Political News

House passes sweeping conservation legislation with bipartisan support

Posted July 22, 2020 6:13 p.m. EDT

— The House voted on Wednesday to approve a sweeping and historic conservation and public lands bill that President Donald Trump has pledged to sign into law.

The measure -- the Great American Outdoors Act -- has already been passed by the Senate and will now go to the President's desk for his signature.

The legislation would fully and permanently fund a conservation program known as the Land and Water Conservation Fund, which was set up by Congress in the 1960s and has been chronically underfunded. The measure will require mandatory funding of the program at a level of $900 million annually. Funding for the program does not use taxpayer dollars. Instead it comes from revenues from offshore oil and gas royalty payments.

The legislation would also dedicate funding for backlogged maintenance projects on federal lands run by the National Park Service, the Forest Service and other agencies.

Congressional approval of the legislation represents a rare moment of bipartisan unity on Capitol Hill and comes at a time of national crisis as the country grapples with the devastating toll of the coronavirus pandemic and gears up for contentious negotiations over further relief to address the economic and public health fallout from the spread of the disease.

Congressional Democrats, including Rep. Raul Grijalva of Arizona, chairman of the House Natural Resources Committee, have fought for permanent reauthorization and full funding of the LWCF for years, making the passage of the bill a major victory for Democrats.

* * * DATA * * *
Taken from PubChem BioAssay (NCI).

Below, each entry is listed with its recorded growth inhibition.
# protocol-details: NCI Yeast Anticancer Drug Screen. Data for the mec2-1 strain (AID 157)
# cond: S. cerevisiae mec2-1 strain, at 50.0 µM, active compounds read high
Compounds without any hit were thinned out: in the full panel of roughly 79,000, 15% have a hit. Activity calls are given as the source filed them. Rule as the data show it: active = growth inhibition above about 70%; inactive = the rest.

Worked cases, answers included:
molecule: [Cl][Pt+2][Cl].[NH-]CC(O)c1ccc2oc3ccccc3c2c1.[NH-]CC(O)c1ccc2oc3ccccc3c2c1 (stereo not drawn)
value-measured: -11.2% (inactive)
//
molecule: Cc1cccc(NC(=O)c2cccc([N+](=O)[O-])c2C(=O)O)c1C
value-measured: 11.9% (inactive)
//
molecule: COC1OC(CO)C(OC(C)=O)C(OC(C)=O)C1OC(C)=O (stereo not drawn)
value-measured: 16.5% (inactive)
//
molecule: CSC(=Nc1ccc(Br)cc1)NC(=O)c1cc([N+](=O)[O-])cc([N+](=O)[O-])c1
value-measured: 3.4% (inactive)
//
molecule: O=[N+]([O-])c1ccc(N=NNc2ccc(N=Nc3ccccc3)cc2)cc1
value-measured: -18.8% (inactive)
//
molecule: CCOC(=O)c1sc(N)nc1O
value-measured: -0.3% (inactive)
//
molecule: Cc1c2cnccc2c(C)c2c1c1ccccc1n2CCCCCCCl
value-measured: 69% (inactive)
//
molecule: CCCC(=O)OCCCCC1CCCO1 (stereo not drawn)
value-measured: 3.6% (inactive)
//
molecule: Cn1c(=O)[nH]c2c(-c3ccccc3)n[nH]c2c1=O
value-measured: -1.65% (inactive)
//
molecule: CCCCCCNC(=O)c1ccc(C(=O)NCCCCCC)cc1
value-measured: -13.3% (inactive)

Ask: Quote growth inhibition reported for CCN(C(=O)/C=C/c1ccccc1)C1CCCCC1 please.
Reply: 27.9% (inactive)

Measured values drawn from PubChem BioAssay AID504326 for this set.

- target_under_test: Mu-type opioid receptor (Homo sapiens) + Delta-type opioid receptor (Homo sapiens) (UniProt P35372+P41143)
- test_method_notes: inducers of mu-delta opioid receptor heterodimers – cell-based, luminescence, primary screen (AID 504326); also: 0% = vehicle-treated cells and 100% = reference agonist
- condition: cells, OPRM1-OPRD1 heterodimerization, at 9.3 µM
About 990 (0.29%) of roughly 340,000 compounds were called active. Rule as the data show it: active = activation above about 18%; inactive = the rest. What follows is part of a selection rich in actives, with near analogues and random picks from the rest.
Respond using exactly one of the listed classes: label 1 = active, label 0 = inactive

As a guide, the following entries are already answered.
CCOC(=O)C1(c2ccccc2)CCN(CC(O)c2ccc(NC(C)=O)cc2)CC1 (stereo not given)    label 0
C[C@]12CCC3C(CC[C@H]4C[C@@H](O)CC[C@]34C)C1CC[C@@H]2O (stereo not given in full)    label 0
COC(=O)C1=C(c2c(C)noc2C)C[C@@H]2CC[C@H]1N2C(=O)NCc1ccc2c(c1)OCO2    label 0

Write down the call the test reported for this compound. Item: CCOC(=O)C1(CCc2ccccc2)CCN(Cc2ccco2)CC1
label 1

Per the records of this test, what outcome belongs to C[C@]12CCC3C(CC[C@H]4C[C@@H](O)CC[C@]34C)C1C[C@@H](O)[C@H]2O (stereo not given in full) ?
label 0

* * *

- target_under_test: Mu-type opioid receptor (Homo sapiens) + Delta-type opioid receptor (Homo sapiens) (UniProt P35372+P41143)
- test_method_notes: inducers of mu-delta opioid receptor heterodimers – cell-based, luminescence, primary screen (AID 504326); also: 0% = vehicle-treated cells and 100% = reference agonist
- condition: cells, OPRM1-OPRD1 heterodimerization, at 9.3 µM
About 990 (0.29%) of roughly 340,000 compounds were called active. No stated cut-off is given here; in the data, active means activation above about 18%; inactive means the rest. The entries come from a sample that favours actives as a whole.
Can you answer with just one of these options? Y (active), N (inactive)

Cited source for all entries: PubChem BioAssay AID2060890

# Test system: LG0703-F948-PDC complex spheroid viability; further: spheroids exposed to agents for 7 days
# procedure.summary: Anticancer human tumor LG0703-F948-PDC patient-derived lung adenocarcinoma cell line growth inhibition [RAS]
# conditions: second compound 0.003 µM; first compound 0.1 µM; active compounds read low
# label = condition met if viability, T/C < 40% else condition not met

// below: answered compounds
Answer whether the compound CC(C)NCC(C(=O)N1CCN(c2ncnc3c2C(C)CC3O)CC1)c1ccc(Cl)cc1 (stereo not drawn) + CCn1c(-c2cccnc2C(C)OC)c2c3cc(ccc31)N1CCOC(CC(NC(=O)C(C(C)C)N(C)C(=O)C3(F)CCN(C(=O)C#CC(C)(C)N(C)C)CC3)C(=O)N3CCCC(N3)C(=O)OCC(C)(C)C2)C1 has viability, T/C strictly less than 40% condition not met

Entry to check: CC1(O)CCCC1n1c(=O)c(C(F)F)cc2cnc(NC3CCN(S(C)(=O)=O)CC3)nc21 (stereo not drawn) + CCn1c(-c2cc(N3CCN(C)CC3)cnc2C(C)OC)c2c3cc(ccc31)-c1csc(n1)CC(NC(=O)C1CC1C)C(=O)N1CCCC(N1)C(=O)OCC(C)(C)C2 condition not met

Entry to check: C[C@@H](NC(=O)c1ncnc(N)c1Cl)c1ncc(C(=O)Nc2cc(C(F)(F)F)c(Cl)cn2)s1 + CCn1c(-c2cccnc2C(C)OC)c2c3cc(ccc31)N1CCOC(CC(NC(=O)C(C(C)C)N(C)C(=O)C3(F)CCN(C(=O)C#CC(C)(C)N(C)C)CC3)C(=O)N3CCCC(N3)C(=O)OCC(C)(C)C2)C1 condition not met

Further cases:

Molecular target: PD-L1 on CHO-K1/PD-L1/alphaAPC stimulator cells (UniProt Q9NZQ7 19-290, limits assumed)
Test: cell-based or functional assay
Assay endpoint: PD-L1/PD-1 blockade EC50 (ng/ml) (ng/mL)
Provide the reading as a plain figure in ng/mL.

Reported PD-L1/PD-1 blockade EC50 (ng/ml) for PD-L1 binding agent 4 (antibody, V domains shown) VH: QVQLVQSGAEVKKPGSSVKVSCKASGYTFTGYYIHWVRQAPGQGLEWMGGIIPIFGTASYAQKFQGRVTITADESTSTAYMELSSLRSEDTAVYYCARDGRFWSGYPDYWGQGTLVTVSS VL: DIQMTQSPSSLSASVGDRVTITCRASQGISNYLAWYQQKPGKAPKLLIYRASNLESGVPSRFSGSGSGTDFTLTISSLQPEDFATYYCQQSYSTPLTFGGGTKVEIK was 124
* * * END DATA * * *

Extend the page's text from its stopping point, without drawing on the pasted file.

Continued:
"The stars aligned correctly this time," Grijalva said in an interview with CNN ahead of the vote on Wednesday. "This is a popular program, people want it, and I think regardless of party people are responding."

"To have it on the brink of being approved is personally very satisfying and -- worth the work," he said.

Approval of the measure also represents a victory for two Republican senators who pushed for its passage in the upper chamber and are facing competitive reelection races this year: Cory Gardner of Colorado and Steve Daines of Montana.

Gardner and Daines worked together, including meeting with Trump directly to make their case and win his support for the bill. Gardner and Daines secured a commitment from Senate Majority Leader Mitch McConnell to bring it to a vote and from the President to sign it into law.

"I think it's a response to a groundswell of public support that pushed it over the edge," Grijalva said of the drive to enact the legislation.

"It got politicized, and now it's seen as a political plus - if you don't support the Land and Water Conservation Fund then there's going to be a reaction on the part of the public," he said.

Gardner is fighting to keep his seat in a battleground state that Democratic presidential nominee Hillary Clinton won in 2016 and where Democrats have recruited former Colorado Gov. John Hickenlooper to run against him.

While Montana is reliably in Republican hands for Trump's 2020 effort, Daines faces competition from another Democrat with a track record of winning statewide: current Gov. Steve Bullock.

Both Bullock and Hickenlooper unsuccessfully pursued 2020 presidential bids, before dropping out and later entering the Senate races in their respective states.

As Republicans fight to hold onto their Senate majority in 2020, keeping both of those seats could prove critical to that effort.

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